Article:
Ten days ofï¿½ happenings last year were a Herculean feat for those working (and enjoying) the festival.ï¿½ This year, the ante has been upped in every way.ï¿½ Beer Week has grown in size and scope -- last year, we had one Tuesday night of Meet The Brewer events. This year, the schedule is so clogged with brewer appearances, I'd be surprised if these men and women have anything more than bones left of their shaking hand.
Brewers are not the only ones overbooked. Chances are, you're not getting a seat at your usual bar unless you arrive at 11:30 a.m. with the staff.ï¿½ In all this mania, it's easy to overdo it --coming out the other end of the week without walking pneumonia or being brandedï¿½ "permanently banned"ï¿½ takes a bit of strategy.
MAKE A PLAN: You can't get to everything. Hit up the Beer Week Web site now, pull up each day's calendar, and write down which events you must attend.ï¿½ Scope start-times, especially.ï¿½ A few popular events last year -- like the South Philly pub crawl -- were so crowded they became miserable.ï¿½ Arrive early and exit when things become too reminiscent of a sweaty frat party.
GET ON THE BUS: How cool are you going to feel if all you get out of Beer Week is a DUI?ï¿½ Lose the car keys for the week and grab a SEPTA Sip Safely pass that grants you all-day travel on bus, subways, trolleys and regional rail for $9.ï¿½ Also, temperatures are predicted to be in the fifties and sixties for much of the festival -- let's you and me walk to the bar!
HYDRATE: The pros know, you gotta drink water.ï¿½ Tip your bartender a buck to keep a pint glass full of H20 alongside that 12 percent barleywine, and things will look a lot rosier in the morning.
FEED: High-grav brews are guaranteed to wreak havoc on an empty stomach.ï¿½ Thanks to PA's puritanical Blue Laws, the majority of bars participating in Beer Week also serve damned good food.ï¿½ Get a burger, or join your fellows streaming towards Center City Pretzel Co. (819 Washington Ave.) at midnight for a trio of fresh-baked, hot soft pretzels.
MOVE IT: Take part in one of the runs or bike rides scheduled for each weekend of the fest.ï¿½ Your fat ass will thank you later.
Kite & Key owner Jim Kirk (left) and Yards' Tom Kehoe will fight over this mask.
Photo | Michael Persico
- Felicia D. runs down her picks for the best events of PBW09. Among the highlights: Yards Brewing founder Tom Kehoe and Kite & Key owner Jim Kirk's March 14 sumo wrestling match. At stake: Kirk's Eagles-themed luchador mask.
- Nick Norlen, who writes CP's Running Numbers column, had never tried beer until recently. He documents his first foray into the world of hops in "The 25-Year-Old Teetotaler."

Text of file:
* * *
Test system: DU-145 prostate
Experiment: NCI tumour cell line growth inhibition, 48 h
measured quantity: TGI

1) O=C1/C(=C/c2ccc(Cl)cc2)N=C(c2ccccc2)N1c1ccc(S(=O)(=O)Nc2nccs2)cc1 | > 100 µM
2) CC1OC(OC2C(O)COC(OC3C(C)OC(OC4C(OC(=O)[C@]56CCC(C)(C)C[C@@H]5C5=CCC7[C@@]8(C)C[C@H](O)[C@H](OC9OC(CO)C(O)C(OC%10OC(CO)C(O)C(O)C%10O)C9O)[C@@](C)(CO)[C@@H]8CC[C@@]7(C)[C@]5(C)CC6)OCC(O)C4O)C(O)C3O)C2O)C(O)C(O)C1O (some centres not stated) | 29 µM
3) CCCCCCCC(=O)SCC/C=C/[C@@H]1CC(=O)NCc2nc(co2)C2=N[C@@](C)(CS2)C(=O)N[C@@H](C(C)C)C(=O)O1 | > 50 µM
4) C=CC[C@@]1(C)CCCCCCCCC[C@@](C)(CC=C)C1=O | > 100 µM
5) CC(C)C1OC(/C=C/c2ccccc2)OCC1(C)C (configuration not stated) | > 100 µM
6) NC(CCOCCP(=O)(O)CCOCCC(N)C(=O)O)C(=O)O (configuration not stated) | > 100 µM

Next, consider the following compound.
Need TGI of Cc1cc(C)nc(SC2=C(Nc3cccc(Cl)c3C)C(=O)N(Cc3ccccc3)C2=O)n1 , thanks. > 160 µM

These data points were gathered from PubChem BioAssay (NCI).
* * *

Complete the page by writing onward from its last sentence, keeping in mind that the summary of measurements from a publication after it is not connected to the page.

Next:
- Sure , all the city's most prominent drinkeries are going to be slammed for the next 10 days. But what about the places with kick-ass draft lists that you don't hear about as often? Brian Howard runs down Philly's Top 5 Underappreciated Beer Bars.
- Fork, Le Bec-Fin, The Four Seasons ï¿½ more and more of the city's high-end restaurants are getting their craft beer games right. Tim Hyland tracks the trend ï¿½ move over, wine.
- In Small Bites, we've got quick hits on Troegs Nugget Nectar, barnivore.com, Ferran Adria's Inedit beer and an ambitious Citywide Special-related move uncovered by staff writer Isaiah Thompson.
- Nikki Volpicelli shares even more Beer Week picks in her What's Cooking column.
- Believe it or not, we actually had some room for non-beer-related coverage this week! Check out Feeding Frenzy, where I'm sharing info on Williams Cafï¿½, the return of West Philly's Gold Standard, lunch at Bistrot La Minette and tomorrow's Beer and Cheese Smackdown at The Sidecar.
Meal Ticket is giving away two passes to this year's Brewer's Plate, scheduled for this Sun., March 8 from 4 to 7 p.m. at UPenn's Museum of Archaeology and Anthropology (3260 South St.). Now in its fifth year, the event brings together local restaurants and local breweries, who team up to pair dishes with 3-ounce pours of well-matched beer.
Just a few of this year's participants on the beer end: Dogfish Head, Earth Bread + Brewery, Nodding Head, Philadelphia Brewing Co., Sly Fox, Stoudt's, Triumph, Troegs, Victory, Yards.
And here's just a portion of the restaurants that'll throw down: Bar Ferdinand, Belgian Cafï¿½, Cantina Dos Segundos, Distrito, El Camino Real, Pub & Kitchen, South Philly Tap Room Southwark, Tinto, Tria.
Want to win? All you have to do is be the first person to e-mail drew.lazor @ citypaper.net with the correct answers to our beer trivia quiz. DO NOT LEAVE ANSWERS AS A COMMENT.
Questions after the jump. Good luck!